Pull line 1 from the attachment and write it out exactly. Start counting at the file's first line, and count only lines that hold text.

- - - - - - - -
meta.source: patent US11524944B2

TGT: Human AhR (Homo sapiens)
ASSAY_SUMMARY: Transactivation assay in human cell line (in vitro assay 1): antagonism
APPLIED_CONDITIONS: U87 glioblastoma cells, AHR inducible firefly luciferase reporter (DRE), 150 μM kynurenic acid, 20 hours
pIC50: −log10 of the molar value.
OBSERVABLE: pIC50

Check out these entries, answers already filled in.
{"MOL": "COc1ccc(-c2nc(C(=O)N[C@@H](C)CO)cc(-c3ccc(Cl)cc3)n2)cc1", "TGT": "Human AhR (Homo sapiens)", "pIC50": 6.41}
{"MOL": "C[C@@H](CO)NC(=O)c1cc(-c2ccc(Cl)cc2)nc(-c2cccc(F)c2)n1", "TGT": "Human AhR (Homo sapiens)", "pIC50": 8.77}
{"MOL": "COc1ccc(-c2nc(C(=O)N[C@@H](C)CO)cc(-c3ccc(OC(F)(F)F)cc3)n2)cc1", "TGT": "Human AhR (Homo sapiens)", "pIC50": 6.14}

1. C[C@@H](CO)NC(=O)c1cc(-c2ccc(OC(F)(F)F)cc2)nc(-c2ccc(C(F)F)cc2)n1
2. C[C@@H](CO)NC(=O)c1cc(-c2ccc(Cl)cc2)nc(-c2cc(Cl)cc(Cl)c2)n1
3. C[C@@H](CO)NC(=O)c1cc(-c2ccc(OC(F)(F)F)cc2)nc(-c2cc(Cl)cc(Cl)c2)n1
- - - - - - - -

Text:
meta.source: patent US11524944B2